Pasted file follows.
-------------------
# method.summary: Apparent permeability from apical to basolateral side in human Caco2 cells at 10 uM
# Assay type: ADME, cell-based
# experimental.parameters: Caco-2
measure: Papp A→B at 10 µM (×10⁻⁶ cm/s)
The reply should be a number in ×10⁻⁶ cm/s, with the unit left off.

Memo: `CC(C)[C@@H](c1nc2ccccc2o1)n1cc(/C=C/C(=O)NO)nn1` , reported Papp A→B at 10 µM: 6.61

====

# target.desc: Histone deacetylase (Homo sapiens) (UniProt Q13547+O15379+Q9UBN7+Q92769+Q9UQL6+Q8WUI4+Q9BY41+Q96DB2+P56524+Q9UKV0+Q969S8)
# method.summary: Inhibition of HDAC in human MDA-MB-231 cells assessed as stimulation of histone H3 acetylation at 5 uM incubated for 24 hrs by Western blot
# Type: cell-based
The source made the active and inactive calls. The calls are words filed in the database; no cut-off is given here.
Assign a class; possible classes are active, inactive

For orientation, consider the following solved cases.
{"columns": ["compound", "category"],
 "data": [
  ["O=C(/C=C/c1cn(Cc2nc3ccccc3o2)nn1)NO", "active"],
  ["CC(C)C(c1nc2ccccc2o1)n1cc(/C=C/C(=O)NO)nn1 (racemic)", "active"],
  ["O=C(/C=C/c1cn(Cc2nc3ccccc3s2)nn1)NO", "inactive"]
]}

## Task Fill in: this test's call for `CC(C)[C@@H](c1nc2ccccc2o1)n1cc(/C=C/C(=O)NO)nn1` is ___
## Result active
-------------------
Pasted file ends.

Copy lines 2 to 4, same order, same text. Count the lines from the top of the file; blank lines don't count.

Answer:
# Assay type: ADME, cell-based
# experimental.parameters: Caco-2
measure: Papp A→B at 10 µM (×10⁻⁶ cm/s)